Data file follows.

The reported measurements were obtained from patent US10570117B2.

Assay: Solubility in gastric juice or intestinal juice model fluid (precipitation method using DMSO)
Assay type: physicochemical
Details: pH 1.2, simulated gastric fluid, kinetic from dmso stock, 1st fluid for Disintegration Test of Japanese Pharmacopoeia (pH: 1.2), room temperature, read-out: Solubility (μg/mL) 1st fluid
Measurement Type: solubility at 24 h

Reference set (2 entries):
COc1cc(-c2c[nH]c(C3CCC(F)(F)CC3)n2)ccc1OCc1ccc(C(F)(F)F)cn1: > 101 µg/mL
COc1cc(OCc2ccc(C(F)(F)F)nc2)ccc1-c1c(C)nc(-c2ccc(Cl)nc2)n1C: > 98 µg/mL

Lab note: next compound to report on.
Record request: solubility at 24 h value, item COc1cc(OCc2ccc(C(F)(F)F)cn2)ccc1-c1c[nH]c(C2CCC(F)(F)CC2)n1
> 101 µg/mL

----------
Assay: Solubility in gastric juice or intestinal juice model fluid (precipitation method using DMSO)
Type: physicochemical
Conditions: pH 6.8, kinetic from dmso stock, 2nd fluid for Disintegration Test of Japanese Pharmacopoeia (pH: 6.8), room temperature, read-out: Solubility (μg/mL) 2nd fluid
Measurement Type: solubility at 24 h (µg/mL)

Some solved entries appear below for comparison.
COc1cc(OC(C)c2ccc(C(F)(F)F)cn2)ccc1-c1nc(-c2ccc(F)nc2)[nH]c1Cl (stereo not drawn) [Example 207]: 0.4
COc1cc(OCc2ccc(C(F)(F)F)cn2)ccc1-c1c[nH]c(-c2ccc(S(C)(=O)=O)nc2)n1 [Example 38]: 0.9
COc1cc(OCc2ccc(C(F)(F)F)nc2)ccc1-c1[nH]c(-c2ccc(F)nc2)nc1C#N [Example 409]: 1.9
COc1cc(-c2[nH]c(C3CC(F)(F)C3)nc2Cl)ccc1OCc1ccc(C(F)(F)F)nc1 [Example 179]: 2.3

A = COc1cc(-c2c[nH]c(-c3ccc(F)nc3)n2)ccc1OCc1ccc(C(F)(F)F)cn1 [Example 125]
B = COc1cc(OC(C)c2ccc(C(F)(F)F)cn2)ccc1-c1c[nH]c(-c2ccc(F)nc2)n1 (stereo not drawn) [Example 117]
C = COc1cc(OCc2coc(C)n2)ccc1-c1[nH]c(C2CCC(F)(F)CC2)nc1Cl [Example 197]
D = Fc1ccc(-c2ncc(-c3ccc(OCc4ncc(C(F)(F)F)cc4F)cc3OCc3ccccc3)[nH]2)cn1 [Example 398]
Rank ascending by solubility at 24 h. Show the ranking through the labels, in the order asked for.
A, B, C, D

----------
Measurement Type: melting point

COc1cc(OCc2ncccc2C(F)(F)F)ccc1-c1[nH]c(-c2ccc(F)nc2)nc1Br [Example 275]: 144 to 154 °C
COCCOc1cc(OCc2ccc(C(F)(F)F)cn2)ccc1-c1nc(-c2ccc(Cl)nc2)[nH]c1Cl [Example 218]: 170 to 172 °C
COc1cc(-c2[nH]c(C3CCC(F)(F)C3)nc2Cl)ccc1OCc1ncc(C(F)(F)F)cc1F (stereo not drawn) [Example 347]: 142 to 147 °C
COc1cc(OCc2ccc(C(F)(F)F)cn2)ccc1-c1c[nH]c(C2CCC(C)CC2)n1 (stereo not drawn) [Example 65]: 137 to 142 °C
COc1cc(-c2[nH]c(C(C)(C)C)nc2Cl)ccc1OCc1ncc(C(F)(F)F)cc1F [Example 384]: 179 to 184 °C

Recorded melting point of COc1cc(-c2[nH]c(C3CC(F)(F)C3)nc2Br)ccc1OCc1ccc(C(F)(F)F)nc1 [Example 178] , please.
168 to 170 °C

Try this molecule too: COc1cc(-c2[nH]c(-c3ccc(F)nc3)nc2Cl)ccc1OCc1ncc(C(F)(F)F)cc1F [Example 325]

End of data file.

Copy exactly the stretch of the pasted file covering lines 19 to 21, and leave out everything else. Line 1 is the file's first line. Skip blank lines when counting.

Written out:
COc1cc(OCc2ccc(C(F)(F)F)cn2)ccc1-c1c[nH]c(-c2ccc(S(C)(=O)=O)nc2)n1 [Example 38]: 0.9
COc1cc(OCc2ccc(C(F)(F)F)nc2)ccc1-c1[nH]c(-c2ccc(F)nc2)nc1C#N [Example 409]: 1.9
COc1cc(-c2[nH]c(C3CC(F)(F)C3)nc2Cl)ccc1OCc1ccc(C(F)(F)F)nc1 [Example 179]: 2.3